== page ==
The assessed value and the market value of a home are often very different leading to confusion amongst homeowners. They are viewed as something that should be similar but in reality, they are very different from each other. Usually, the assessed value of a home is much lower than the market value and that is for several reasons discussed below.
What is market value?
The market value of a home is the amount of money the home would generate if it were sold at listing price in an open market. This is the number that real estate agents and appraisers try to determine in an effort to figure out what a home is actually worth.
A good real estate agent will try to be as accurate as possible when determining this number because it’s one of the most important parts of their job. Agents may have a slightly different approach when determining the market value of your home but they will look at the following attributes:
Exterior: In addition to curb appeal, agents will look at the lot size, house style, exterior conditions, etc. Sometimes they will offer home improvement advice to make it easier to sell your home.
Interior: In addition the exterior features listed above, the interior features of a home are also important. Things like the square footage of the home, how many rooms it has, heating systems, energy efficiency, and appliance conditions are all taken into consideration when calculating the market value.
Similar Homes: An agent will research houses that are similar to the home in question. These similar homes are also known as comparables or comps for short. Comparable homes give agents and appraisers an idea of what buyers are likely to pay for a specific property and therefore help in determining the market value.
Supply and Demand: If there are more buyers than sellers, then supply will be low and it will lead to a seller’s market. That means higher prices for homes can often be charged. On the flipside, if there are more sellers than buyers, then supply will be high and that will lead to a buyers market. This means that buyers can get away with offering less than asking price or be more aggressive in their negotiations.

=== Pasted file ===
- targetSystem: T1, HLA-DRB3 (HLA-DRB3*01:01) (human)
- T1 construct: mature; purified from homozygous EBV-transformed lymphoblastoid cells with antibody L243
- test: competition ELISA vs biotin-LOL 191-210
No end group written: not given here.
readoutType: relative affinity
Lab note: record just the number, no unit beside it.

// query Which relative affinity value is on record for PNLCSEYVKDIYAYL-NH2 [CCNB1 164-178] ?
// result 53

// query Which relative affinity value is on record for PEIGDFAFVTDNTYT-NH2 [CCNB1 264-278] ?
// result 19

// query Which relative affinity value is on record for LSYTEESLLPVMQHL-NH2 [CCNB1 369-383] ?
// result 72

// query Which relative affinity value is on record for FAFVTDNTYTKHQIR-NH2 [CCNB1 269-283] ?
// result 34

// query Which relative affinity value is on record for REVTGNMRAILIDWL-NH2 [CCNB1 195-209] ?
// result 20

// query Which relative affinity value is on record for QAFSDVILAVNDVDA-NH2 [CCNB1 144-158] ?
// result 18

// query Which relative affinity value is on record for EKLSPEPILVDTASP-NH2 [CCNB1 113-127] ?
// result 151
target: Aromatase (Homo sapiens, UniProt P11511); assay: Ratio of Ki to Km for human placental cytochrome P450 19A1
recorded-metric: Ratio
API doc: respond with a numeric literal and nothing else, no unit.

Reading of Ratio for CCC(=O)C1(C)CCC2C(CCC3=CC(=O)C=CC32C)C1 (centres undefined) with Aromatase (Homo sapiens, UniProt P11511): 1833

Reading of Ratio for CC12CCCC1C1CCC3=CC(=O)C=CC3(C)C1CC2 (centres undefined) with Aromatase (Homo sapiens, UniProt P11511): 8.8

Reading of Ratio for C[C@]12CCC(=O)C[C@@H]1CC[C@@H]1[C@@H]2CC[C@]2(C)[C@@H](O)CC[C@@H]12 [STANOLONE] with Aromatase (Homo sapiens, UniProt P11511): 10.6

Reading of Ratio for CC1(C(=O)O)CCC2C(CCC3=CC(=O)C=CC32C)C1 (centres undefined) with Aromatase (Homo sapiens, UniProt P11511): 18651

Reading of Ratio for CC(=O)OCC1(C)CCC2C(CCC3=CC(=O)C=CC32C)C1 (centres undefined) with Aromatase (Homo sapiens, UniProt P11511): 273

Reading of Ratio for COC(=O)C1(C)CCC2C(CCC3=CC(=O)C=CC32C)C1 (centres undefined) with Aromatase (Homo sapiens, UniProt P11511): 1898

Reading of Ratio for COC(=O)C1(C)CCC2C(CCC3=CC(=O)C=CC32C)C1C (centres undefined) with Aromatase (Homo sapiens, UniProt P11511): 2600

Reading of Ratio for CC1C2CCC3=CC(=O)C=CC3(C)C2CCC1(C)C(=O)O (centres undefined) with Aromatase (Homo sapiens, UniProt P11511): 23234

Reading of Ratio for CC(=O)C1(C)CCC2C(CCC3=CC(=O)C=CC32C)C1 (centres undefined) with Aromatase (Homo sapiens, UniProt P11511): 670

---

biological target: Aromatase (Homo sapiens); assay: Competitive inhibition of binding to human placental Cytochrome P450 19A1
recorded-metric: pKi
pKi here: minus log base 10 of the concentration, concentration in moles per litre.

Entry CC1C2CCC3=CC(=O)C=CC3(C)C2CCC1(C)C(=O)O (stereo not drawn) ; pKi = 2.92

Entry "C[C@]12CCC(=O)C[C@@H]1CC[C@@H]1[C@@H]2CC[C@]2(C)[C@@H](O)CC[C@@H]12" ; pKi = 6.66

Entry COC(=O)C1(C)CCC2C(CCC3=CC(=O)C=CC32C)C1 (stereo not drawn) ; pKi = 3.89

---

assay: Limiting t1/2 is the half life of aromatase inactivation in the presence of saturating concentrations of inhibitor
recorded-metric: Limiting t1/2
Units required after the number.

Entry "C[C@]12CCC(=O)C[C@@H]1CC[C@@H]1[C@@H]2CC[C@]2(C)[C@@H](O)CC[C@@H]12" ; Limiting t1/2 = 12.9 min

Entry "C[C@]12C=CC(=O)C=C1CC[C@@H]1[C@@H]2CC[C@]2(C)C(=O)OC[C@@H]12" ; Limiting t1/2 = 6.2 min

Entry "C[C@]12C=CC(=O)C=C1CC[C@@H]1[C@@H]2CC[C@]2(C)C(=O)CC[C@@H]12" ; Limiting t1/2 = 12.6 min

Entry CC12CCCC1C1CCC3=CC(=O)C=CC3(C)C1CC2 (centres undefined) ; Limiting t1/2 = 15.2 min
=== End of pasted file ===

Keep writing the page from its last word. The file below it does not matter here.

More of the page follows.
Location, location, location: As the old saying goes, location is important and an agent will evaluate the neighborhood, school districts, crime rates, walk score, and other factors that may affect a homes price.
What is assessed value?
Assessed values are relatively similar to market value, except they are not calculated by a real estate agent and are used for different purposes other than selling the home.
Most local governments employ property assessors whose sole job is to determine how much a property is worth to help in calculating property taxes a homeowner will need to pay.
This number is reached by utilizing comps (similar properties) as a starting point. From there an assessor will look at recent improvements, rental income, or how much it would cost to replace a home if a natural disaster were to destroy it.
Assessed value and property tax bills
When an assessor has finished their assessment, they multiply the assessed value by the assessment rate. Various tax jurisdictions have their own assessment rate so it’s best to look at your county’s property assessors office website to figure out exactly what that number is.
If an assessor determines a home is worth $400,000, and the county a homeowner lives in has a tax rate of 80%, then the taxable value of that home is $320,000.
Disputing assessed value
Homeowners sometimes dispute their property tax bill by claiming that an assessed value is too low or too high. Essentially, they are requesting that the property assessors office review their property value in hopes that they are going to achieve the goal of lowering their property tax bill.
Either an attorney that specializes in this form of legal dispute can be hired or a homeowner can simply go to the property assessors office and file an “application for tax abatement”.
Every state has various rules to comply with when disputing the assessed value of a property, so again, it’s best to check with your county’s assessor’s office.